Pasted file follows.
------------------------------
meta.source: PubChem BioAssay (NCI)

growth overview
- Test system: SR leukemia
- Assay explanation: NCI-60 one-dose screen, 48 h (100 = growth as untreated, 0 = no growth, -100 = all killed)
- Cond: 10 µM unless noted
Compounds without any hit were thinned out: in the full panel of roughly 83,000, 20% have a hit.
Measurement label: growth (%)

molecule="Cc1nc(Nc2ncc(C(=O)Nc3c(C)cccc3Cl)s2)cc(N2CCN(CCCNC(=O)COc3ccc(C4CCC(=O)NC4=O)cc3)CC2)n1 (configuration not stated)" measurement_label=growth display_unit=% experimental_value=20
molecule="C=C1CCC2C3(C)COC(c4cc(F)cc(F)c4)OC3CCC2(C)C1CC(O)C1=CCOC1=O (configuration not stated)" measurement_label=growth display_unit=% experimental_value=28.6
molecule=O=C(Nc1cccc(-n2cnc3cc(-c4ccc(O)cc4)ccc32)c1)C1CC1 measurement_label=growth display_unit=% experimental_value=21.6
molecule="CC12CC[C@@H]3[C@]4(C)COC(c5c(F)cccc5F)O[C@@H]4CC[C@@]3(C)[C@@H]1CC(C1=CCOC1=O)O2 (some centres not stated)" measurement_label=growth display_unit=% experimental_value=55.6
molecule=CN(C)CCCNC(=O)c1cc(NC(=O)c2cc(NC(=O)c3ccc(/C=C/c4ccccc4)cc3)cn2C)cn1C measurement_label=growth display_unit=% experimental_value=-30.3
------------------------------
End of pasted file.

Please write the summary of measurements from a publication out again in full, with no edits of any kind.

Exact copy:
meta.source: PubChem BioAssay (NCI)

growth overview
- Test system: SR leukemia
- Assay explanation: NCI-60 one-dose screen, 48 h (100 = growth as untreated, 0 = no growth, -100 = all killed)
- Cond: 10 µM unless noted
Compounds without any hit were thinned out: in the full panel of roughly 83,000, 20% have a hit.
Measurement label: growth (%)

molecule="Cc1nc(Nc2ncc(C(=O)Nc3c(C)cccc3Cl)s2)cc(N2CCN(CCCNC(=O)COc3ccc(C4CCC(=O)NC4=O)cc3)CC2)n1 (configuration not stated)" measurement_label=growth display_unit=% experimental_value=20
molecule="C=C1CCC2C3(C)COC(c4cc(F)cc(F)c4)OC3CCC2(C)C1CC(O)C1=CCOC1=O (configuration not stated)" measurement_label=growth display_unit=% experimental_value=28.6
molecule=O=C(Nc1cccc(-n2cnc3cc(-c4ccc(O)cc4)ccc32)c1)C1CC1 measurement_label=growth display_unit=% experimental_value=21.6
molecule="CC12CC[C@@H]3[C@]4(C)COC(c5c(F)cccc5F)O[C@@H]4CC[C@@]3(C)[C@@H]1CC(C1=CCOC1=O)O2 (some centres not stated)" measurement_label=growth display_unit=% experimental_value=55.6
molecule=CN(C)CCCNC(=O)c1cc(NC(=O)c2cc(NC(=O)c3ccc(/C=C/c4ccccc4)cc3)cn2C)cn1C measurement_label=growth display_unit=% experimental_value=-30.3